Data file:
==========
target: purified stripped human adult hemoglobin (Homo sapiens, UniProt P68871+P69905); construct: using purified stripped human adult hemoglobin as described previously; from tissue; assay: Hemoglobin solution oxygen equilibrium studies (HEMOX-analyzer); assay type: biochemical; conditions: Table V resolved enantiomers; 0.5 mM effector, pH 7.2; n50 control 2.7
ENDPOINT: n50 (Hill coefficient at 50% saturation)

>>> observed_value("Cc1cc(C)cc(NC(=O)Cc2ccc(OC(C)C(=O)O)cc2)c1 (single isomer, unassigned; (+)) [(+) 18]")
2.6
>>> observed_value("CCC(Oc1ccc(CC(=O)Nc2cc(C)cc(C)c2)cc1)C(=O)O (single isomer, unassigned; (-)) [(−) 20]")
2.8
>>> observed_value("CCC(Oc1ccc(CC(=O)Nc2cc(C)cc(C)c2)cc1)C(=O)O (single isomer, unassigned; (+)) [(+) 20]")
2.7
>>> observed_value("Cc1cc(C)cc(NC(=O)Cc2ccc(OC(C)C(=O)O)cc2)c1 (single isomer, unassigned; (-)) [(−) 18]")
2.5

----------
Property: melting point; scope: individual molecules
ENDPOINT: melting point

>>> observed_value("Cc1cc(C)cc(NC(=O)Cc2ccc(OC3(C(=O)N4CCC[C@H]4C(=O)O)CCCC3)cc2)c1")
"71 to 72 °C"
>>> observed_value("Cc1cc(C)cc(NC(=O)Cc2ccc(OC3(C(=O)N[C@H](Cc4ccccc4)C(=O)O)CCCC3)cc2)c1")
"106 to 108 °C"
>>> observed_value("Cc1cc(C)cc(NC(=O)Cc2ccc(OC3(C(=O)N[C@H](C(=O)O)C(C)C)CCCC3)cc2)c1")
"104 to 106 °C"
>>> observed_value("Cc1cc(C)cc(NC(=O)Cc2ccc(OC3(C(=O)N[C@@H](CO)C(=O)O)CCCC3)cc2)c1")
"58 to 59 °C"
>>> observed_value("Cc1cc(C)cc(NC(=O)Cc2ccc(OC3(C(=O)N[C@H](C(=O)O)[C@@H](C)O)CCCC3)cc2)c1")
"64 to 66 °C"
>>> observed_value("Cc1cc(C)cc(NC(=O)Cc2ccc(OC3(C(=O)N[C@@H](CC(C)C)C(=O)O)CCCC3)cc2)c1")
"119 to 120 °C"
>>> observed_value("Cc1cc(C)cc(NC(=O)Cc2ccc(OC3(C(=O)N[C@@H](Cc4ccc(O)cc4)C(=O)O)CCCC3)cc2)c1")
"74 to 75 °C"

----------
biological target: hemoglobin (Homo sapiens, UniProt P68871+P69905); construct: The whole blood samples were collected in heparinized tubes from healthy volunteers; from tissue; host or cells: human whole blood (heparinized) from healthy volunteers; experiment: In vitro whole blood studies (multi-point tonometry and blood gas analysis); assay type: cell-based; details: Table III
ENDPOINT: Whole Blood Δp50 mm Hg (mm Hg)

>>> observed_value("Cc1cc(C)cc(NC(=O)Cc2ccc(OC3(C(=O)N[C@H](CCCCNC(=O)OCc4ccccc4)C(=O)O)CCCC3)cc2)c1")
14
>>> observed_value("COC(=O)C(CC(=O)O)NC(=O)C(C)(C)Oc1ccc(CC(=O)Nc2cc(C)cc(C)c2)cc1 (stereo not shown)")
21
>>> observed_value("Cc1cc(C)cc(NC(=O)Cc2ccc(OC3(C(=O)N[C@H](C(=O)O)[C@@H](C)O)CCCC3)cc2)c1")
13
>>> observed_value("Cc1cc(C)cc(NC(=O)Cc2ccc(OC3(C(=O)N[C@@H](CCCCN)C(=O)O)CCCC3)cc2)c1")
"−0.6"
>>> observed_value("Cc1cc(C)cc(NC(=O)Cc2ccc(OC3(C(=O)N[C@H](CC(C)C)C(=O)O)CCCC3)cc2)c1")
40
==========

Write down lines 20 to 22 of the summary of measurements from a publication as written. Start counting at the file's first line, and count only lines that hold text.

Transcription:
>>> observed_value("Cc1cc(C)cc(NC(=O)Cc2ccc(OC3(C(=O)N[C@@H](CO)C(=O)O)CCCC3)cc2)c1")
"58 to 59 °C"
>>> observed_value("Cc1cc(C)cc(NC(=O)Cc2ccc(OC3(C(=O)N[C@H](C(=O)O)[C@@H](C)O)CCCC3)cc2)c1")